Sneha Subramanian Kanta

Beyond earth, ether

Rage, rage against the dying of the light. Light as in the shade
when leaves pigment into the shade of xanthophylls.
Let us be of this world but make another light ourselves.

Does anyone not see that lightning forked open the city
yesterday? Driving by a narrow alley,
all I can see are leaves sprayed with rainwater. I think of abstractions.

The wind is like a mother fanning her child to sleep
when the electricity is gone. I feel wind stroke my brow
into a gentle lullaby. The world is not all changed,

but so much better. The thing about the world is that
it goes on, whether you watch or not. Sometimes
I think about the world with all its tainted glory

as a hot-air balloon moving further away in the expanse
of galaxies. The sun tidies itself up day after day,
hangs in the sky, shows up. The moon washes itself

in tides as it rises after gloaming. Then there is a portion
of the sky where birds are released into, with their fennel
hued wings, into a golden hour that no matter what, shines.

(with a line from Dylan Thomas)

smog poem


syringes of smoke led free
in the air
for love poem
   in the age of climate-change


yet a sunset
            birthed out of
an intermingling of dust & light
diverges slant toward the seas
& lovers kiss beneath
               fervent dew
etherized upon the eastern horizon
            in its horizontal cumulus


this encumbered globe
   bartered into thick boughs of trees
& soil & seed & sunlight & surplus
      becoming a thinning veil


the eiderdown is full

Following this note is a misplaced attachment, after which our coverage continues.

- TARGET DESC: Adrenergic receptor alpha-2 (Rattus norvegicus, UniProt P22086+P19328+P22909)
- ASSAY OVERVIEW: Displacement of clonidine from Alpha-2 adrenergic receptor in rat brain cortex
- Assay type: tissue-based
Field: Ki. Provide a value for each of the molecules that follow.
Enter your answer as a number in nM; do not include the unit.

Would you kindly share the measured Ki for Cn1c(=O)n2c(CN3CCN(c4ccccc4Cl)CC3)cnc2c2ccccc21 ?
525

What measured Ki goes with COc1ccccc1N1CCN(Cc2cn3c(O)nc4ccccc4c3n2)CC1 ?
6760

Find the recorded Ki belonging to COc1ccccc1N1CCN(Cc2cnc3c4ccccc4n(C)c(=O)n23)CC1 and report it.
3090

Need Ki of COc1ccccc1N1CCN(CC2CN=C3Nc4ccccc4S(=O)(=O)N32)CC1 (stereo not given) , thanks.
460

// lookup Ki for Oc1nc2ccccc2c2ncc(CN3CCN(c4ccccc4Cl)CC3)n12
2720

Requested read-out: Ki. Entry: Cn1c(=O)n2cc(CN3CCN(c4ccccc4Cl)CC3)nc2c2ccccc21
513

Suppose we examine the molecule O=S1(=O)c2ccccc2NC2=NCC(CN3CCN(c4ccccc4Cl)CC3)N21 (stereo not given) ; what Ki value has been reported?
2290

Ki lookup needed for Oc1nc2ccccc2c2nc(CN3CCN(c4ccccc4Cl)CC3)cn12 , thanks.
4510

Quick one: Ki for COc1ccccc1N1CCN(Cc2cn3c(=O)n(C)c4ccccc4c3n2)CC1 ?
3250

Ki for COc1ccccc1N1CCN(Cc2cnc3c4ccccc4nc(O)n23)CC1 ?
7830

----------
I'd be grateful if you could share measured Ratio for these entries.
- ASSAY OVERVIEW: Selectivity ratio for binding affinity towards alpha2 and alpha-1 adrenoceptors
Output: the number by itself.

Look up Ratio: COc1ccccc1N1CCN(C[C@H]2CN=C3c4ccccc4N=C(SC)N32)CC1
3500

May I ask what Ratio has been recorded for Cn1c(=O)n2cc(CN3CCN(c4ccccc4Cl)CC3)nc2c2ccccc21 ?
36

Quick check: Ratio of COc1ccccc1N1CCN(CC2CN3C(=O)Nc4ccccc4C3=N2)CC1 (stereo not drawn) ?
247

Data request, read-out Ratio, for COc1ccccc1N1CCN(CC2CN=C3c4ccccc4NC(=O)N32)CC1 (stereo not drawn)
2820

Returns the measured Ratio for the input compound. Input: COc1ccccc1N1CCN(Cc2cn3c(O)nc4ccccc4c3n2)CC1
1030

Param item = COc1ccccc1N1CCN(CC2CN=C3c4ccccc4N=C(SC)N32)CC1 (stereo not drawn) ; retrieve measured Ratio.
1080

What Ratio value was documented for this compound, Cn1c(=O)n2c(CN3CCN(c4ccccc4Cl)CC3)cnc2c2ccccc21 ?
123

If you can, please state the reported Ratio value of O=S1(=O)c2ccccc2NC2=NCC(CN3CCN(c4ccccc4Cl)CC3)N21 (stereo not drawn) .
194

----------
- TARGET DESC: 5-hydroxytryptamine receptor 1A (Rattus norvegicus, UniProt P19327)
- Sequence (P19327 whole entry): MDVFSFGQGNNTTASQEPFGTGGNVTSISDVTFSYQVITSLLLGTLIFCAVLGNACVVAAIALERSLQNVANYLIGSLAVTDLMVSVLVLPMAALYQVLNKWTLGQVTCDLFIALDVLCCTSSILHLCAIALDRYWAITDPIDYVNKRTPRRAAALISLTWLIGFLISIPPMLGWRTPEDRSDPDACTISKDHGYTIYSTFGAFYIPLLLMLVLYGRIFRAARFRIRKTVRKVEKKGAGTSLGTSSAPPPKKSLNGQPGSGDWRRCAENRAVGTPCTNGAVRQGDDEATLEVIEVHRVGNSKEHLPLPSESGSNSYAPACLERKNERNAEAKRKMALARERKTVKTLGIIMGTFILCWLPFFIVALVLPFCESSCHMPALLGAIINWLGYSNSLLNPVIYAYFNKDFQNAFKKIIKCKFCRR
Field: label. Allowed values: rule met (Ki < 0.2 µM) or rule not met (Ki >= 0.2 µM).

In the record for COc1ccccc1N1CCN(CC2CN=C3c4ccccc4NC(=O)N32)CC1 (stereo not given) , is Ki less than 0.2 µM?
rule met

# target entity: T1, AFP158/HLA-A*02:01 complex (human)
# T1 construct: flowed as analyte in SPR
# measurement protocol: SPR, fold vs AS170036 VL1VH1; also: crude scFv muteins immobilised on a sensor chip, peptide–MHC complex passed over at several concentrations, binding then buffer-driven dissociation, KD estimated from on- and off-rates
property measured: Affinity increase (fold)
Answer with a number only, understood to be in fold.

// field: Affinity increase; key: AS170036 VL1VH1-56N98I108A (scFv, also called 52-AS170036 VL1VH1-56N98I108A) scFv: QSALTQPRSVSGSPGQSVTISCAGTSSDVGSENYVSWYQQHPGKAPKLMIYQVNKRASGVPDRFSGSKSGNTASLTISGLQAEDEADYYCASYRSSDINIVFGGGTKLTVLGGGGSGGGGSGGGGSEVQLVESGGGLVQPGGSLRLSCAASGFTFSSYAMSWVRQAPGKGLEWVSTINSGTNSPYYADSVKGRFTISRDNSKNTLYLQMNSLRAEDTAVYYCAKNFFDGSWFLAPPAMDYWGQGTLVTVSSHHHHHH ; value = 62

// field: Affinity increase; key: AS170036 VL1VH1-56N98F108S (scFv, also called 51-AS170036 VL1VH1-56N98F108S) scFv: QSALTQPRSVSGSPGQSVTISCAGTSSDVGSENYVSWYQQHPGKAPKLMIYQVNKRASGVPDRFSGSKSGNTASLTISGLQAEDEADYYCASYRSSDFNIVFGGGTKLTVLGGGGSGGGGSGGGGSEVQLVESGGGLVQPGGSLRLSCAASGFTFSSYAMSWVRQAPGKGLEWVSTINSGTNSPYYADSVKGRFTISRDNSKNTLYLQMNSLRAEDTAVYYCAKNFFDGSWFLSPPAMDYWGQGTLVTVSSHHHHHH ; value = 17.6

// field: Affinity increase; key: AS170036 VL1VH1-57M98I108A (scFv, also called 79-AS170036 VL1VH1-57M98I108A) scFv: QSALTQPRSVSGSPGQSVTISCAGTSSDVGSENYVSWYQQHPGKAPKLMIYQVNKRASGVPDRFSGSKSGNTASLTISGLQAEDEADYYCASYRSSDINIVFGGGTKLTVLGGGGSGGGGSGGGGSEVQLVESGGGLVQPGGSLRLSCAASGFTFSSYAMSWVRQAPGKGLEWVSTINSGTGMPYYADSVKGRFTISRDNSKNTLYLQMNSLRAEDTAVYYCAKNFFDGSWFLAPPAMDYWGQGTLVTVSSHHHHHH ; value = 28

with translucent
                  breaks in the sky


a highway
littered with cars
      commuters with scant breaths

                  in the valley
                  of opportunity


homebound, they return
               through the garden’s


sleet of smog
                  the hydrangeas
&                   pruned grass.


an owl hoots
               atop an empty branch
with closed eyes
               meditating over
               dust figments through
the rays of a streetlamp.


landscape of fungi-green


smoke rises from
         autumn leaves, burnt
         over the outskirts of town


night —
   the landscape of elegy


a procession of cicadas
   chirp into
last embers of the dark.

Sneha Subramanian Kanta is a GREAT scholarship awardee, and has earned a second postgraduate degree in literature from England. A Pushcart Prize nominee, her chapbook Home is Hyperbole won the Boston Uncommon Chapbook Series (Boston Accent Lit). She is the founding editor of Parentheses Journal and reader for Palette Poetry.

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